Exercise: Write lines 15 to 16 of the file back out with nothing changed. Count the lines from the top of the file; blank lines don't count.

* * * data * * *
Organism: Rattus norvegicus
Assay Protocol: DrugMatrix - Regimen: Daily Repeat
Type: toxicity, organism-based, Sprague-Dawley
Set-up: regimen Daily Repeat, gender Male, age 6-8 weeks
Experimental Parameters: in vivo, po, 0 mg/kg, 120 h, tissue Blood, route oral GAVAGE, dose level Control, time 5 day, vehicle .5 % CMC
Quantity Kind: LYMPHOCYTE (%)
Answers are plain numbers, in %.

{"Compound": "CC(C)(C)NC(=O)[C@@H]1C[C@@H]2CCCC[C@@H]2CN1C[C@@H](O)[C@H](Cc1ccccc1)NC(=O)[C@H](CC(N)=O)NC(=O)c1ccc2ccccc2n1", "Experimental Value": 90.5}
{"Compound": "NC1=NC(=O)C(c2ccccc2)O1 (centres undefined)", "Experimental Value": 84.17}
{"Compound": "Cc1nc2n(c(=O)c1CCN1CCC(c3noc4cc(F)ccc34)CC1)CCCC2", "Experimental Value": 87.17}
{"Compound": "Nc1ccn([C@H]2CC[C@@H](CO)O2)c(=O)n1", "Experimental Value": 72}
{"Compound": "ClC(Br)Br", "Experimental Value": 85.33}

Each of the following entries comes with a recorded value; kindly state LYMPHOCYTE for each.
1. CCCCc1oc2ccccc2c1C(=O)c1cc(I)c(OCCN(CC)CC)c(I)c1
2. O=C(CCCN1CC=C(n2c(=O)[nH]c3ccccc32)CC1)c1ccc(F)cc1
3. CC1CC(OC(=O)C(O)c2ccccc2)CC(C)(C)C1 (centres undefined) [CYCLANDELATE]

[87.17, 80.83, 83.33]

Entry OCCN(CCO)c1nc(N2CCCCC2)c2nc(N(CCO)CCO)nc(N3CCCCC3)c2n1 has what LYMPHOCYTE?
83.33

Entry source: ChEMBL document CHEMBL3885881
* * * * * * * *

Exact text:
2. O=C(CCCN1CC=C(n2c(=O)[nH]c3ccccc32)CC1)c1ccc(F)cc1
3. CC1CC(OC(=O)C(O)c2ccccc2)CC(C)(C)C1 (centres undefined) [CYCLANDELATE]